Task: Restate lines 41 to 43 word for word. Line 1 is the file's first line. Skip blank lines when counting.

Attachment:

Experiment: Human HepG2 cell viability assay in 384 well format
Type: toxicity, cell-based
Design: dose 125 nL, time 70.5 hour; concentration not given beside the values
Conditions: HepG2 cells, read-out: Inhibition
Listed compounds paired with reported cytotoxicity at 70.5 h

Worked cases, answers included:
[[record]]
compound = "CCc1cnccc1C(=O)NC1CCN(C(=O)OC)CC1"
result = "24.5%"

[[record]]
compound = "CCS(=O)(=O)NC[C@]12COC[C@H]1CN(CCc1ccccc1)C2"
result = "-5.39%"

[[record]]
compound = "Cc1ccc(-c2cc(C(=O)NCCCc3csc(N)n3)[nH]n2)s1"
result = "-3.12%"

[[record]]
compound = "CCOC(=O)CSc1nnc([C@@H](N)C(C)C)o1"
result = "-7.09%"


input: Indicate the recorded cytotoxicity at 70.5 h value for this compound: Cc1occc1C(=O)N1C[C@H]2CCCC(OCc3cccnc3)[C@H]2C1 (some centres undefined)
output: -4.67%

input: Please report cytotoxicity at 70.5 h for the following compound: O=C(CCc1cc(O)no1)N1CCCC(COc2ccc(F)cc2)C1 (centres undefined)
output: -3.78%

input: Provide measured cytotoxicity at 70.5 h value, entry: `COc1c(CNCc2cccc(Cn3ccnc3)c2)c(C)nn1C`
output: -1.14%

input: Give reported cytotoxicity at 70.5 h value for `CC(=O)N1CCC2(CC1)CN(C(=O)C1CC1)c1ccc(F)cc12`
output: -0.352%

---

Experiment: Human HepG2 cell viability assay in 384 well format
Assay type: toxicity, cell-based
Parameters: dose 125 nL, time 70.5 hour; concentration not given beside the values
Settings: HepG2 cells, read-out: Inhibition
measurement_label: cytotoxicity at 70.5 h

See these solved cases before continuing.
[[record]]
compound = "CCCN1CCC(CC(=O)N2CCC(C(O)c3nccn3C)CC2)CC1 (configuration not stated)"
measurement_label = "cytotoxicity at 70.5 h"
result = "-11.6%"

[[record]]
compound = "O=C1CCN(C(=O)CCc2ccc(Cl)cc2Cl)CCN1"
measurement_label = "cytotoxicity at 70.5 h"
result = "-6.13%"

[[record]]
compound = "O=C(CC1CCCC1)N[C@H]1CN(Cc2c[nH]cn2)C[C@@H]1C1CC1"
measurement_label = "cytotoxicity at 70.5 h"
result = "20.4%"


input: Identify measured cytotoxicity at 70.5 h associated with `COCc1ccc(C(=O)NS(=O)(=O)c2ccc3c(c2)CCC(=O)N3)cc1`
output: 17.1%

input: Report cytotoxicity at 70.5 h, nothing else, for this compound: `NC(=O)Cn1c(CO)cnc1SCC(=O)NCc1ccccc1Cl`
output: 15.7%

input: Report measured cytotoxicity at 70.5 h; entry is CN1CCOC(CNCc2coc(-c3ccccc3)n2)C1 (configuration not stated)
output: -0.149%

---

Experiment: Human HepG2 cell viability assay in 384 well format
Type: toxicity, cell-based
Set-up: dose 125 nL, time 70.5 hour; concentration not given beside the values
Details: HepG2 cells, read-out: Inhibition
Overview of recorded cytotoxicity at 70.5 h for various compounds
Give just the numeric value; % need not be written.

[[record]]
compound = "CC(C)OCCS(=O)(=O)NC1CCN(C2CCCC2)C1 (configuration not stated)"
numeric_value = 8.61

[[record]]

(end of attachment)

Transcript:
result = "-6.13%"

[[record]]
compound = "O=C(CC1CCCC1)N[C@H]1CN(Cc2c[nH]cn2)C[C@@H]1C1CC1"